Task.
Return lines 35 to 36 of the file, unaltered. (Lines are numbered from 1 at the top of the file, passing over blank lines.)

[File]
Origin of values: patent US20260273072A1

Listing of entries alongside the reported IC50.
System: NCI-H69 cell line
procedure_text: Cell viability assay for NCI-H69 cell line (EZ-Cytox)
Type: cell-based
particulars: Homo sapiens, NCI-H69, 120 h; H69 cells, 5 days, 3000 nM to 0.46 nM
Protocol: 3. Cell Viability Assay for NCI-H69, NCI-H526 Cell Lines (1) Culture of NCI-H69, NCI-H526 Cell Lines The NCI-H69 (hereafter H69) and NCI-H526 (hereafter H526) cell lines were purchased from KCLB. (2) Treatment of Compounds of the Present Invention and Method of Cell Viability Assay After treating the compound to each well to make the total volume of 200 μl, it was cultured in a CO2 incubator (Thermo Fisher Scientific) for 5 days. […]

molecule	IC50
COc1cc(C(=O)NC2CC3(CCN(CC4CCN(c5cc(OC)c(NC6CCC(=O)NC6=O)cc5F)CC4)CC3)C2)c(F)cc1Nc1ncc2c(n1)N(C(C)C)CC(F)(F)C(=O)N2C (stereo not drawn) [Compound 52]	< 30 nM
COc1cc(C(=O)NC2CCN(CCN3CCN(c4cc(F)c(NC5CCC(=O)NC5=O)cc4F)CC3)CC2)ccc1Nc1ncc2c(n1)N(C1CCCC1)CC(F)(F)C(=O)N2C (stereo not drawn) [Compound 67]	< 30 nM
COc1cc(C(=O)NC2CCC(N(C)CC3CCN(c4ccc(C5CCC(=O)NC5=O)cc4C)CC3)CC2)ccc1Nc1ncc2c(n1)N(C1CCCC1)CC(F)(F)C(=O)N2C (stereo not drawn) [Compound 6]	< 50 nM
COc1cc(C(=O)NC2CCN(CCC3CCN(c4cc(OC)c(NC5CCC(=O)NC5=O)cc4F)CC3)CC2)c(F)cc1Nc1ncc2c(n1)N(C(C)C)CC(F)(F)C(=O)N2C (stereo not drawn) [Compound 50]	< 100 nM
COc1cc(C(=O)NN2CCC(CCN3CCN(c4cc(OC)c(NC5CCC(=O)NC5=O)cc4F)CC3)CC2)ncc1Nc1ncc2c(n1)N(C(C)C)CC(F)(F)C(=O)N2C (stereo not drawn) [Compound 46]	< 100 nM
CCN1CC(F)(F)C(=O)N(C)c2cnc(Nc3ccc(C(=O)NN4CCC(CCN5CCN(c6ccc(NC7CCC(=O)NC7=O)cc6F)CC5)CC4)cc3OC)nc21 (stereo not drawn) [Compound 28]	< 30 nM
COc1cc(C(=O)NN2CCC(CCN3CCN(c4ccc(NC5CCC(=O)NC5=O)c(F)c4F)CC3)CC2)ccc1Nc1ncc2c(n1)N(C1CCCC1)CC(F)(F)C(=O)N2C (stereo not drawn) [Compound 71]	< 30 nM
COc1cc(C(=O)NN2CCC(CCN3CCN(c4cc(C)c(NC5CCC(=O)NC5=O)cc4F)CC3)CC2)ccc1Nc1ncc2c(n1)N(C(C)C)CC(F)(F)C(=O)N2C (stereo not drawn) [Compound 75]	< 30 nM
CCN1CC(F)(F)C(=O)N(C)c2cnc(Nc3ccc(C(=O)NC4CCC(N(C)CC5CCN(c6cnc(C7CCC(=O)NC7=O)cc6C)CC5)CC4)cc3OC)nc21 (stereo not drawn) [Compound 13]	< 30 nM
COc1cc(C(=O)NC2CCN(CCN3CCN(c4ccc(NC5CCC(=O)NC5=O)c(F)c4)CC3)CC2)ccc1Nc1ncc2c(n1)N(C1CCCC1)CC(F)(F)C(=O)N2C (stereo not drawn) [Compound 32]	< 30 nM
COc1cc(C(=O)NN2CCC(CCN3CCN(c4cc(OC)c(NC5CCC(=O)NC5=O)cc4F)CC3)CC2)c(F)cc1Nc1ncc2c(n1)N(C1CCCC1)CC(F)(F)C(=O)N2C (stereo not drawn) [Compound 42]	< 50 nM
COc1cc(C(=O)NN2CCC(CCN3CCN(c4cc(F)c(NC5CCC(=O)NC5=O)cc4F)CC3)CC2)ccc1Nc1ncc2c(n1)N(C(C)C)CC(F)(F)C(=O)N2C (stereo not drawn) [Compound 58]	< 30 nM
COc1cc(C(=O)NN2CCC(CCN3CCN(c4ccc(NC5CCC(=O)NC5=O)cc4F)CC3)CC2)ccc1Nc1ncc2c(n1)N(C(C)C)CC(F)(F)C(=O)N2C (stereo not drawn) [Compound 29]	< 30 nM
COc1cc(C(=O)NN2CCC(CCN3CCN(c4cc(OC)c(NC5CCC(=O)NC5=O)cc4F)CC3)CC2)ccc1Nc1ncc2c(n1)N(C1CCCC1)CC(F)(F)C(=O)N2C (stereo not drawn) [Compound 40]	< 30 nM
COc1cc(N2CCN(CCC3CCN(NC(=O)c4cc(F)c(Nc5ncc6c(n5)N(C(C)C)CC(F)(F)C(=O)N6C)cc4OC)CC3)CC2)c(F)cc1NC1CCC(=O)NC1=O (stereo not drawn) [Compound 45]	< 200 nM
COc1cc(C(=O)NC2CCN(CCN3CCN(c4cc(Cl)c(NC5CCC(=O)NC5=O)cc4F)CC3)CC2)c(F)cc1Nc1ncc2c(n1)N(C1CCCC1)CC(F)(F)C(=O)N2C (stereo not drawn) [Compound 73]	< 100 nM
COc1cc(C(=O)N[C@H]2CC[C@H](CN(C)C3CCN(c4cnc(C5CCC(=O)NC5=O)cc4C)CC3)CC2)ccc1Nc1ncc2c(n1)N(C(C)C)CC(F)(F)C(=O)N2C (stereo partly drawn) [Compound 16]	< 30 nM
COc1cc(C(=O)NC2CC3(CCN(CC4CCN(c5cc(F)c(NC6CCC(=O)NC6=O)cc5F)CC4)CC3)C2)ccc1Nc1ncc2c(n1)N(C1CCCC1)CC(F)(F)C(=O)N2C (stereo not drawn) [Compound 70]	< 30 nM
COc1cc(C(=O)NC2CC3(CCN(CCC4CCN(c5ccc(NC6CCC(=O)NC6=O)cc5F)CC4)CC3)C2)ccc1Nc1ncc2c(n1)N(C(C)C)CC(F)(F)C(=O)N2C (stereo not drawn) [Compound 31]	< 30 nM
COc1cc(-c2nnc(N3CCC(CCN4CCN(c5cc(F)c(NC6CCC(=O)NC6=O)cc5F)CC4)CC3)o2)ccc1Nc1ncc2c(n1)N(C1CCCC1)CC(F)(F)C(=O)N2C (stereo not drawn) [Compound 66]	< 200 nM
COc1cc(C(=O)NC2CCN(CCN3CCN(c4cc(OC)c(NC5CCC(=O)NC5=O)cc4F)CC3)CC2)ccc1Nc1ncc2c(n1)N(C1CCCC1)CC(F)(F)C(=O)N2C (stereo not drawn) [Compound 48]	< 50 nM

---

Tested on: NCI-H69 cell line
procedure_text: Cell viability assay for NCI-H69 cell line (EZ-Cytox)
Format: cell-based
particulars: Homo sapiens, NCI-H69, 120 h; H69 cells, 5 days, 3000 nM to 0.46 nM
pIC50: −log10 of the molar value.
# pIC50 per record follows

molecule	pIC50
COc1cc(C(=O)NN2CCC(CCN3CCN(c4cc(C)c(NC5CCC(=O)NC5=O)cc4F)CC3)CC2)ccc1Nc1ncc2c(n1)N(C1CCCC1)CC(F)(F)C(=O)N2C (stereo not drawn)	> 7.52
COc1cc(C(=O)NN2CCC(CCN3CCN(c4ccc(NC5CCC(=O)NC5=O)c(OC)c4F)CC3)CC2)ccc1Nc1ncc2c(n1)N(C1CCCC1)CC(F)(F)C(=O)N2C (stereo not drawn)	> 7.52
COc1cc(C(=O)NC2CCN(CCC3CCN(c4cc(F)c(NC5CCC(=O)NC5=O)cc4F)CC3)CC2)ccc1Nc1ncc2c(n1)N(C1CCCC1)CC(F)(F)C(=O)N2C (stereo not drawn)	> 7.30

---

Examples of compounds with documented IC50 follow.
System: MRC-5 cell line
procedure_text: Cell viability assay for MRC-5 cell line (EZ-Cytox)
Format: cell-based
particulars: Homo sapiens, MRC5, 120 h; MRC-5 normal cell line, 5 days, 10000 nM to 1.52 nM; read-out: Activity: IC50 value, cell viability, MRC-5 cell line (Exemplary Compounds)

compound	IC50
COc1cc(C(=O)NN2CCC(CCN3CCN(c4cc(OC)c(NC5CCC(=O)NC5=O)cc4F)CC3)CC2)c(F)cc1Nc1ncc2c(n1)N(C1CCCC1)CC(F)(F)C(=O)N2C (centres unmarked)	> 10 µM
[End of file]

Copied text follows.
pIC50: −log10 of the molar value.
# pIC50 per record follows